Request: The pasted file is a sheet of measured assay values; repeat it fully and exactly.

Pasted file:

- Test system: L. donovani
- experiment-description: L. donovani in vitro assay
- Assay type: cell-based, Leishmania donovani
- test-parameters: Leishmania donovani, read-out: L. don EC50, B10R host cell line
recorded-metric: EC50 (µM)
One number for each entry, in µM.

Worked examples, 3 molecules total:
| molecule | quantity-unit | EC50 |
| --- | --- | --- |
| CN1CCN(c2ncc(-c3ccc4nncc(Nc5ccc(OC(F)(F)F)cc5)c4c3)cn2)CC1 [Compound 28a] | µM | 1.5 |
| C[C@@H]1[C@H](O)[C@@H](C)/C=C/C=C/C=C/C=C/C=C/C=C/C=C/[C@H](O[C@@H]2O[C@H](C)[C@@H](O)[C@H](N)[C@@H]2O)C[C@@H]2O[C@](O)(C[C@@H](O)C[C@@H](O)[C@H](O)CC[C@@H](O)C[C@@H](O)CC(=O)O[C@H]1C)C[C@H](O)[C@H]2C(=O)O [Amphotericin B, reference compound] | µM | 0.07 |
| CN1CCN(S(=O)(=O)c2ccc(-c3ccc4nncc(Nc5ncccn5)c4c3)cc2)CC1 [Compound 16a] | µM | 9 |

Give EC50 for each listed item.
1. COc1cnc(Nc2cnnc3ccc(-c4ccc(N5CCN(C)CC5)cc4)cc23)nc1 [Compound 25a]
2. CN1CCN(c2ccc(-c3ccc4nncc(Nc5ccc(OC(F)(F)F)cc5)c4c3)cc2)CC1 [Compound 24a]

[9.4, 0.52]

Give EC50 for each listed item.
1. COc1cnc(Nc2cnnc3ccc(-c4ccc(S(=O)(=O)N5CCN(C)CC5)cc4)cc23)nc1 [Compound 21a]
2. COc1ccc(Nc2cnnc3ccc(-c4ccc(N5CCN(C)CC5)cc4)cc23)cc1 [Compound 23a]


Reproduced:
- Test system: L. donovani
- experiment-description: L. donovani in vitro assay
- Assay type: cell-based, Leishmania donovani
- test-parameters: Leishmania donovani, read-out: L. don EC50, B10R host cell line
recorded-metric: EC50 (µM)
One number for each entry, in µM.

Worked examples, 3 molecules total:
| molecule | quantity-unit | EC50 |
| --- | --- | --- |
| CN1CCN(c2ncc(-c3ccc4nncc(Nc5ccc(OC(F)(F)F)cc5)c4c3)cn2)CC1 [Compound 28a] | µM | 1.5 |
| C[C@@H]1[C@H](O)[C@@H](C)/C=C/C=C/C=C/C=C/C=C/C=C/C=C/[C@H](O[C@@H]2O[C@H](C)[C@@H](O)[C@H](N)[C@@H]2O)C[C@@H]2O[C@](O)(C[C@@H](O)C[C@@H](O)[C@H](O)CC[C@@H](O)C[C@@H](O)CC(=O)O[C@H]1C)C[C@H](O)[C@H]2C(=O)O [Amphotericin B, reference compound] | µM | 0.07 |
| CN1CCN(S(=O)(=O)c2ccc(-c3ccc4nncc(Nc5ncccn5)c4c3)cc2)CC1 [Compound 16a] | µM | 9 |

Give EC50 for each listed item.
1. COc1cnc(Nc2cnnc3ccc(-c4ccc(N5CCN(C)CC5)cc4)cc23)nc1 [Compound 25a]
2. CN1CCN(c2ccc(-c3ccc4nncc(Nc5ccc(OC(F)(F)F)cc5)c4c3)cc2)CC1 [Compound 24a]

[9.4, 0.52]

Give EC50 for each listed item.
1. COc1cnc(Nc2cnnc3ccc(-c4ccc(S(=O)(=O)N5CCN(C)CC5)cc4)cc23)nc1 [Compound 21a]
2. COc1ccc(Nc2cnnc3ccc(-c4ccc(N5CCN(C)CC5)cc4)cc23)cc1 [Compound 23a]